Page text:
Even though both large rings have the same footing material and endured the same amount of rain, "every arena is different," explained FEI Technical Delegate Andrew Temkin. "We recognized the Grand Prix arena was holding more water than was optimal. The best way to mitigate that was to postpone the two-star dressage, giving it more time to dry."
Making the decision was an "evolving process," Temkin added. "We evaluated every few hours, then made the decision at noon."
While riders respected and appreciated the organizer's caution, the uncertainty did "make for kind of a chaotic day," said Marc Grandia, whose double clear with Campari FFF (Camiros x Tanner) moves him up to fifth, on a 34.3. Owned by Team Rebecca LLC, the 13-year-old Holsteiner made easy work of a course Grandia summed up as "fun" with an effective 79-second time allowed.
"I'm riding three other horses, so the changes meant I was shifting around other things, but mainly we just have to go with the flow," Grandia said. "I have a lot of praise for [organizer] Robert [Kellerhouse] for making the right adjustments so that we had the best ground to jump on. The footing is really drying out well, and it was great today."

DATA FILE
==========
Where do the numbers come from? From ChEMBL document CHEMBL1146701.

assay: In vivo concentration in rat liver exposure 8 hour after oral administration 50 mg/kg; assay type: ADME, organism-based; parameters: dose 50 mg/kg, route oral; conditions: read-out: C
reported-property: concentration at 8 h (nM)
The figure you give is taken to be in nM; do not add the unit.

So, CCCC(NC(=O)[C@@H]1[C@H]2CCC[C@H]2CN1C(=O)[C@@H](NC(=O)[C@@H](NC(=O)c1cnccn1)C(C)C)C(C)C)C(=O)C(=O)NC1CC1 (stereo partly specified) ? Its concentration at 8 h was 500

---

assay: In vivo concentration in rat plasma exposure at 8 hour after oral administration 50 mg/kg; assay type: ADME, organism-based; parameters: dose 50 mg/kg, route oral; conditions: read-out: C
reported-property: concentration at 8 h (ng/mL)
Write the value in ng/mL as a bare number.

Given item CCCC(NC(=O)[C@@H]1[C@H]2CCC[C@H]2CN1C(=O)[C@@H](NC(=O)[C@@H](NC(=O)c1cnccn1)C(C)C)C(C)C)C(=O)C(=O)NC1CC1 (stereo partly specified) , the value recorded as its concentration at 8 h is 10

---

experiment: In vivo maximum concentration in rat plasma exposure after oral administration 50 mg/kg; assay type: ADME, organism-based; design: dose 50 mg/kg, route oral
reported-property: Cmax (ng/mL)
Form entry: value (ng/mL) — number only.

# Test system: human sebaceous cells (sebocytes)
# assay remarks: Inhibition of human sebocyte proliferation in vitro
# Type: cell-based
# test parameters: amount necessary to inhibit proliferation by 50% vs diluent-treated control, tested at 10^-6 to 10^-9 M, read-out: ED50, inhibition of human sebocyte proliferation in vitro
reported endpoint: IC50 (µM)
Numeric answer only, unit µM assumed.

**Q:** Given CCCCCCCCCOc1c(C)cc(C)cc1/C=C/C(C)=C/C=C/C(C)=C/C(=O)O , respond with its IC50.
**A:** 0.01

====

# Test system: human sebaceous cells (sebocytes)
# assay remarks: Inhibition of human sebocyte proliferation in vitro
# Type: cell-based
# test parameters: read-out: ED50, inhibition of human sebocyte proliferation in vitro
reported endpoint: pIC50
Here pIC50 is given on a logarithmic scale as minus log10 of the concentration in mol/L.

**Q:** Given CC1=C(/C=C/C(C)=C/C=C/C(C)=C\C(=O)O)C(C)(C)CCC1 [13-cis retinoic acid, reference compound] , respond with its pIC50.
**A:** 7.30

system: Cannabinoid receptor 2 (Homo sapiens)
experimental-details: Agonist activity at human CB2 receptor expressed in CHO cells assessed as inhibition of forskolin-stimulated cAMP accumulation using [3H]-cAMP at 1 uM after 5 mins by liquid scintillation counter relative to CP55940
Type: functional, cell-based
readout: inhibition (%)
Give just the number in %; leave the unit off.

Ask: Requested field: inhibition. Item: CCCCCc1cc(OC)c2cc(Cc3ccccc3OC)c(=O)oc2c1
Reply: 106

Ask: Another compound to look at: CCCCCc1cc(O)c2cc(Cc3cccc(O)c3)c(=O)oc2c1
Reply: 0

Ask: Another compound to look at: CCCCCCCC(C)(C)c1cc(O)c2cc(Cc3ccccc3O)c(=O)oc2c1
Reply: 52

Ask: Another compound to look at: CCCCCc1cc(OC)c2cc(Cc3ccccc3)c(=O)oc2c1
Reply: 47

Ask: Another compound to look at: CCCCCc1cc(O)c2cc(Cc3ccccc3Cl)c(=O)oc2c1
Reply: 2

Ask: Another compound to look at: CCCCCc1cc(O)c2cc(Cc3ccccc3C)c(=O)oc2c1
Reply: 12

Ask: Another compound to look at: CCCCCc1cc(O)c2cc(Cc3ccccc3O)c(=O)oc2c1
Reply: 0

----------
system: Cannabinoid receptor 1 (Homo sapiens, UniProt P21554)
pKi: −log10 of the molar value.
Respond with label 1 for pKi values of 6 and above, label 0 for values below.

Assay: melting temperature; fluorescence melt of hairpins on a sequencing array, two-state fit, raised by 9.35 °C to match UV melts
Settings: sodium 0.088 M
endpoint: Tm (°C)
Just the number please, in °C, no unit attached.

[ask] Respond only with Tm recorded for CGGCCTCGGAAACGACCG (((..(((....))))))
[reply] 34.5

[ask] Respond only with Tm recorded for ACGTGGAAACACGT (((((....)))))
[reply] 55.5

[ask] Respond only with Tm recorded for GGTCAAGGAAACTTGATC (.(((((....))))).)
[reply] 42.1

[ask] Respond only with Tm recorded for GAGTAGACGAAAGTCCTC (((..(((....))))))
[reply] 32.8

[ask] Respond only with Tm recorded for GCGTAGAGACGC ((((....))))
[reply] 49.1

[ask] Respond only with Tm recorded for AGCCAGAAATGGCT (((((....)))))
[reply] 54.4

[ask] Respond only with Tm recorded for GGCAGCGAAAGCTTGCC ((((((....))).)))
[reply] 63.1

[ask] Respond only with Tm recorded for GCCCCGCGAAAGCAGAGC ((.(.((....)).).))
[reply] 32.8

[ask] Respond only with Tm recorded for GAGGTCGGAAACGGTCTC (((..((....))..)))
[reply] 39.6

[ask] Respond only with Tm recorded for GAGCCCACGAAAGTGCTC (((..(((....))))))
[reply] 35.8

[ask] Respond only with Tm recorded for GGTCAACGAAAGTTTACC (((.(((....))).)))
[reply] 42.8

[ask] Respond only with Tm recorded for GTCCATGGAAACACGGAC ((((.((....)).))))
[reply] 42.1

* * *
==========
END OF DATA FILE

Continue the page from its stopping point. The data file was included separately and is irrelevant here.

Sitting fourth in the CCI4*-S, Emilee Libby is thrilled with Toska (Singapore x Tovita), Natalie Valente's 14-year-old Dutch Warmblood mare. It's the mare's first outing at the level, and she was double clear on a 32.9. "She's the kind of horse that needs a challenge, and I think we're here," Libby observed. Today's biggest challenge for the mare was colorful, fresh-looking new fences.
"There were some very big, bright, beautiful jump designs in there that she hadn't seen before," she said. "She was a little more backed off than usual—not as in she wasn't going to jump, but she was big-eyed and jumped with her knees up to her chest."
Katy Robinson and the 11-year-old Thoroughbred Outrageous Dance (Outrageous Limit x I Wanna Dance) incurred 1.8 time penalties, but the crowd cared only for the spectacular riding Robinson did after a stirrup fell off her saddle somewhere around fence four, a triple bar spread.
"I didn't realize it was actually gone until I saw it lying in the ground on my way to jump six," Robinson said. With the crowd loudly in her corner, "I think I may have ridden better because I was so focused on staying in the middle of my horse and supporting him!"
Smith, Libby, and Robinson concurred that Saturday's cross-country will be up to four-star snuff in every way.